Sanctuary demands are critical, but it has already been more than a week since the executive orders have created havoc for those who call, or hope to call, New York City and The New School, home.

Recognizing the imperative of action, the UAW is generously offering concrete support to those in our community affected by these new border restrictions.

Upon hearing that the New School has not made free legal counsel available to those affected or potentially affected by Trump’s executive orders and travel ban, Legal Services Staff Association (UAW 2320), have offered to serve in that capacity.

Students don’t need to be currently working to benefit from this counsel. If you need legal advice, or have unanswered questions, you may call Beth Baltimore, with the Legal Services Staff Association. Please email us at and we’ll pass on her phone number.

Our union — Student Employees at the New School (SENS-UAW) — has been fighting to be recognized by the New School Administration for more than two years. Throughout this battle SENS has been supported by the resources of the United Auto Workers — the labor union we (like academic workers at NYU, Columbia, and at schools all over the nation) chose to join.

We extend our heartfelt thanks to the UAW, to the Legal Services Staff Association, and especially to Beth Baltimore for the aid they have made available in this time of crisis.

Courage and solidarity together!

TNS stays the course; we will keep mobilizing!

On Monday this week President Van Zandt responded to the December 21 letter from SENS-UAW organizers committing to prepare for a strike authorization vote if the administration continued to stall and the NLRB refrained from taking action on our case. While we are encouraged by initial action from the NLRB soon after our letter, and Van Zandt’s responding directly to us for the first time as a union, he made it clear that the administration will continue refusing to agree to a fair voluntary recognition process and instead wait for a legal decision to be handed down by the regional NLRB. This response makes it clear that we will need to keep moving ahead on both tracks, preparing to win an NLRB election and simultaneously preparing for a possible strike if the NLRB doesn’t move quickly and the administration continues to refuse to agree to a reasonable voluntary agreement.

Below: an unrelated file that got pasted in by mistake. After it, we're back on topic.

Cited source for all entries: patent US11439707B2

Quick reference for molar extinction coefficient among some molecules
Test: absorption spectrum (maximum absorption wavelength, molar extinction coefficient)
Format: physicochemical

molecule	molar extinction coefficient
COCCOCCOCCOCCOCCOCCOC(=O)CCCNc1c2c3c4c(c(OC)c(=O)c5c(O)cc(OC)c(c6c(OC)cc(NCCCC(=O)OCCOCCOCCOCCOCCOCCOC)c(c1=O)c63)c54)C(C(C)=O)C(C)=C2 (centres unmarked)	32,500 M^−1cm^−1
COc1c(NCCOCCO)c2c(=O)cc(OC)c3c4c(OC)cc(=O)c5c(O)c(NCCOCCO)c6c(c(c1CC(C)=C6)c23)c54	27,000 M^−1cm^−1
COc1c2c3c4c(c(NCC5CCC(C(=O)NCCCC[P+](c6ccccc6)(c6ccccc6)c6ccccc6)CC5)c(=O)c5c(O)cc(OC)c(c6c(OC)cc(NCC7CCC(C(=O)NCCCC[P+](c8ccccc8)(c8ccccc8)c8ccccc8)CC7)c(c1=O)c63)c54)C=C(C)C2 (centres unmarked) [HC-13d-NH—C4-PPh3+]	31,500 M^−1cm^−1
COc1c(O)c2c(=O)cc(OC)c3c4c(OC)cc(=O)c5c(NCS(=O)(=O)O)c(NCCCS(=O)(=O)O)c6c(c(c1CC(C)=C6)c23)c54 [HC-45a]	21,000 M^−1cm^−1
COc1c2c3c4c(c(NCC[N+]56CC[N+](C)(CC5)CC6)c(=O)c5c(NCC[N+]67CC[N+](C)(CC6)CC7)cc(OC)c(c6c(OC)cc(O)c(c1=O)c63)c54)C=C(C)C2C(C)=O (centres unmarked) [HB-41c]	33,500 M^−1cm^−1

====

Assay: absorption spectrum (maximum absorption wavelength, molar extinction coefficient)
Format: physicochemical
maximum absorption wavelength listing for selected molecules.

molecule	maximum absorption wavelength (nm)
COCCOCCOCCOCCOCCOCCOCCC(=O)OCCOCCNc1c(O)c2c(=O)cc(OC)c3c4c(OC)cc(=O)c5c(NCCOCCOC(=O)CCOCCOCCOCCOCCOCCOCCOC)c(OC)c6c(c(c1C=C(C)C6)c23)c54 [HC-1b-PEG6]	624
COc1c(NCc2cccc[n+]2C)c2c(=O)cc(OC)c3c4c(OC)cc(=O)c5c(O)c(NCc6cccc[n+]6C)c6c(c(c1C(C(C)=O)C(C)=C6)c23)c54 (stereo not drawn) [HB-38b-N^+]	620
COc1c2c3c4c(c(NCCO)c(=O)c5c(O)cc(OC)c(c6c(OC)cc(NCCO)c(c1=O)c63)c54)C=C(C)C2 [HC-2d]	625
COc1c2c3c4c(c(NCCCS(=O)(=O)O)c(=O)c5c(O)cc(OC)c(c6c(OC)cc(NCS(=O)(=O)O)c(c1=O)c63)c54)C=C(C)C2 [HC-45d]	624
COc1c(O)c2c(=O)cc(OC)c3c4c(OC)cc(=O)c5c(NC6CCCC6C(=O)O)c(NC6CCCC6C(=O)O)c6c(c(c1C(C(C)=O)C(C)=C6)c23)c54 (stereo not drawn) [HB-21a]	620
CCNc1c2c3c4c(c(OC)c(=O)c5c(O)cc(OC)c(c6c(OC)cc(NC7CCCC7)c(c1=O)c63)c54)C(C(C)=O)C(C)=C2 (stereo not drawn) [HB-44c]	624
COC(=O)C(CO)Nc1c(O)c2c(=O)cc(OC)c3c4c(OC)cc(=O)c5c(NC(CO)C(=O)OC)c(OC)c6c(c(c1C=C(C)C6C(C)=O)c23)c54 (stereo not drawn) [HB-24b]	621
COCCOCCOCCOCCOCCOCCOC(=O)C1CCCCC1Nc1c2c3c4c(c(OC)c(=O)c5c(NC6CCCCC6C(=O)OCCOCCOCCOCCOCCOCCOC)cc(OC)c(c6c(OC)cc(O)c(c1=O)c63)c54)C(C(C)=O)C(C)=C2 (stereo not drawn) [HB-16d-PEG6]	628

Keep your ears posted for our meeting for next week where we will continue planning for pushing forward this coming semester. Until we have an election date, we cannot rule out striking as an option to prevent more delays.

NLRB takes action on our case!

Great news! The National Labor Relations Board has just issued a decision on our unionization petition. They have remanded the case back to the regional NLRB to take “further appropriate action consistent with Columbia University,” referring to the August decision affirming the right to collective bargaining for RAs and TAs. Based on this action, we hope the regional NLRB will process our case efficiently so that we can have a unionization election sometime early in the spring semester.

You can read today’s full decision here. This is another huge win, for student employees at the New School and for graduate workers at private universities across the country. Congratulations to everyone who has worked so hard to get us this far!

Thanks to everyone who met, discussed, and signed onto our statement earlier this week to President Van Zandt. While today’s NLRB action is good news, we need to remain mobilized and ready to not just vote yes in a NLRB election, but also to continue pressuring the administration not to stall the NLRB process and to fight as we move forward for a strong union contract.

We will be in touch as soon as we know more about next steps, most likely after January 1. Happy holidays!

We will take action if necessary

We will take action if necessary

Despite a strong National Labor Relations Board ruling affirming the union rights of student assistants at private universities, in the Columbia case, the New School continues to ignore our choice to unionize and disregard the consistent support we have repeatedly shown for SENS-UAW. The NLRB also has not yet taken action on our case.

We cannot afford to wait for the NLRB, nor The New School administration who has so far refused to exercise its right to engage in a voluntary recognition process like NYU. So, today we delivered a message signed by student employees from across campus with a strong message to Van Zandt. If he doesn’t proceed with recognizing our union, we will start preparing for a strike authorization vote early Spring Semester..

Read the letter below and sign on here to show your support!